I have at times lamented that while far too many songs vainly repeat the theological conditioning of their originating cultures, precious few recount any sort of freethought -- and of those, fewer still which could be deemed downright funky. True, John Lennon
enabled us to "Imagine
" no religion
, and Rush
invited us to exercise Free Will
. But it was not until I entered the lyrics catalog of Stevie Wonder
that I discovered the perfect freethinkers
song sitting there all along under my nose -- and it is a funkalicious song
, and it has an awesome message.
It all began in 1972, with the then-22 year old musician seeking to step out of the shadow of Ray Charles
, whom he had been cast by the music industry as a younger version of, partly for his sound and undeniable talent as both a pianist and a singer, but mostly for his coincidental blindness
. In a jam session with Jeff Beck
for the production of what would eventually be Stevie's starmaking album, Talking Book
, Beck came out with a novel drumbeat, immediately inspiring Stevie's writing of a bass part, to be played on his "funky, dirty, stinky, nasty instrument" -- the clavinet
. Other musical elements followed, the rise and fall of the trumpets trumpeting notes, sometimes stairstepping, sometimes flowing close to free jazz
until all come winding together in a chaotically, beautifully layered ending.
The song launches itself with what has become one of the most iconic bass lines known to music, a variation of a conventional run up and down the pentatonic scale
made wild by the interspersing of ghost notes between the scale notes. This is shortly joined by a small but potent section of brass instruments. And then Stevie starts singing, tearing into lyrics, "Very supersititous, writing's on the wall," which give the song meaning above and beyond the greatness of the music itself. Now, Stevie could've taken this masterfully funkalicious tune and turned out a song with lyrics on most any subject, for example those most ubiquitous themes of the genre, love
, and just plain partying. But he instead chose superstition as the theme, excoriating by name irrational belief in such fanciful flights as bad luck from walking under a ladder
('ladder's 'bout to fall'), triskadekaphobia
('thirteen month old baby'), and breaking of mirror
s ('broke the looking glass'), the last event being followed by 'seven years of bad luck, the good things in your past'.
This overall sentimentation is then most powerfully reflected in the repeated refrain:
When you believe in things
That you dont understand,
Then you suffer,
Superstition aint the way
An almost primal singing scream is arced by double-tracking over the words, 'then you suffer,' almost a lamentation
of suffering on its own. In the next verse, he interestingly includes 'wash your face and hands,' though not typically a superstition, certainly something done to a superstitious degree by some, especially germaphobes and the OCD-stricken. This line may be read to suggest a biblical reference as well, as does the earlier line 'the writing's on the wall.' After another refrain comes something else which seems telling about the song as a whole; mixed in amongst all the other beliefs dismissed for their harmful nonsensically, in the spot where the falling ladder stood in the first verse, is the comment, 'devil's on his way'-- the inescapable implication being, the devil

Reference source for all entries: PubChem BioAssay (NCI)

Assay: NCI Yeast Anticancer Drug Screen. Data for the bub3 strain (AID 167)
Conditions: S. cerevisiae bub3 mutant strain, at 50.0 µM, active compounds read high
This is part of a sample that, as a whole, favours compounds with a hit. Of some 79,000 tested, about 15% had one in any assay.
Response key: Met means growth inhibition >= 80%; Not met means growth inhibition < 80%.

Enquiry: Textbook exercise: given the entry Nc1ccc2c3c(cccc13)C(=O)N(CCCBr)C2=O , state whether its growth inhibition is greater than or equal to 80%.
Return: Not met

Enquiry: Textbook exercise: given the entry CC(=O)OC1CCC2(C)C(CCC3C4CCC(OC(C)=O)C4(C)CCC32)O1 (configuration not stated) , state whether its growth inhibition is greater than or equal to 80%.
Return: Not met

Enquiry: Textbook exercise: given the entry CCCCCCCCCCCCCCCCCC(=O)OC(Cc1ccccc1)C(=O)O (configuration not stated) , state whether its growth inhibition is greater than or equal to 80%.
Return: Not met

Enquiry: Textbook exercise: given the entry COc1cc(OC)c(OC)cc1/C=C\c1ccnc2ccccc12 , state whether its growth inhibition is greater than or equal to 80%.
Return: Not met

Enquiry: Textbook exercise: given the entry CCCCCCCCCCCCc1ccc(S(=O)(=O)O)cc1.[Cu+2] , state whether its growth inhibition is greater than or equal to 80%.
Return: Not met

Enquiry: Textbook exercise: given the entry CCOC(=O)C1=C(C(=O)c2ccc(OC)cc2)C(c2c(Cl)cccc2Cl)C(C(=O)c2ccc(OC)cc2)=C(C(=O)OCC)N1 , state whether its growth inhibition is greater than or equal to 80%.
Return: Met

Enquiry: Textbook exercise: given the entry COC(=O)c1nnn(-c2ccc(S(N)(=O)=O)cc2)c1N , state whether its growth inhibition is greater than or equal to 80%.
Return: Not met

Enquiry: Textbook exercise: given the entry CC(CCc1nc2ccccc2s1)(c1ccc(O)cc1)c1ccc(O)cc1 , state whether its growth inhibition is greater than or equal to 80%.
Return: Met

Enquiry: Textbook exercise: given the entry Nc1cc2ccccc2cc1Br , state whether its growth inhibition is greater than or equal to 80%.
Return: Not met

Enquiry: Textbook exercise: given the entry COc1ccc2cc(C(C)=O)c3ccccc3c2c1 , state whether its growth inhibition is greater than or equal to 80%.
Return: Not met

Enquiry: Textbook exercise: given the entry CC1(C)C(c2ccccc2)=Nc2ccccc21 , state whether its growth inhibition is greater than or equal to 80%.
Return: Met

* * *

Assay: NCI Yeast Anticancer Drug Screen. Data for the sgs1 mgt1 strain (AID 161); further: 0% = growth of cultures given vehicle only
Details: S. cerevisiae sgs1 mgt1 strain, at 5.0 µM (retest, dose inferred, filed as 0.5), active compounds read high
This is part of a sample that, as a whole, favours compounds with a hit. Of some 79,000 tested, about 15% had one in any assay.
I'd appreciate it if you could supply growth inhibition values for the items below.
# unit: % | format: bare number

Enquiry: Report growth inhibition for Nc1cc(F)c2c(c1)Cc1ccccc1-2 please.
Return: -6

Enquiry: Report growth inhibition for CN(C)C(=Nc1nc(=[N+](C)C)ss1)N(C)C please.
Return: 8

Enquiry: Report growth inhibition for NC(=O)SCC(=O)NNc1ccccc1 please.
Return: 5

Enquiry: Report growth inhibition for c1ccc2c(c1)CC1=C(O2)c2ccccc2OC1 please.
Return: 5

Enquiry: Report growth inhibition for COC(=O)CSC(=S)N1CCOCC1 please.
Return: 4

is simply yet another silly superstition, a falsity as with all the rest.
In an interview on the release of the album, Stevie waxed lyrical in speaking of the superstition decried in the lyrics: "The worst thing is, the more you believe in it, the more bad things happen to you. You're so afraid that something terrible is going to come up, that you are much more vulnerable."
Superstition is the funkiest song on the album, indeed the only one which aims for funkaliciousness. It took a while for the ambition of the song to sink into the music market, with the song reaching the Pop and R&B number one spots some three months after its release. And it is the only song directed toward a seemingly antireligious theme. Now, I won't pretend to have any inkling of Stevie being anything but a traditional theist. He had earlier recorded gospel
numbers as well, and has had no dearth of references to theistic beliefs in later songs. And it may well be that Stevie was excluding his own beliefs from the condemned categorization, possibly even considering the superstitions addressed as counterclaims to his religion.But whether he intended or not, this song tells a good part of the story for those who have broken the bounds of theism altogether and leapt into the sea of other possibilities.
It may be that other listeners don't get this out of the song, we humans being adept at reading the validation of our own desires into the things we see and hear and feel. And, most assuredly, it is the music
as a whole, rather than the message, which made this song the hit which it was and is. But even as the song contains one of the funkiest baseline/horn combos ever belted out, it unquestionably conveys one message vital to the philosophy of freethought: the irrational belief in superstitious leads to suffering
of the funkiest kind.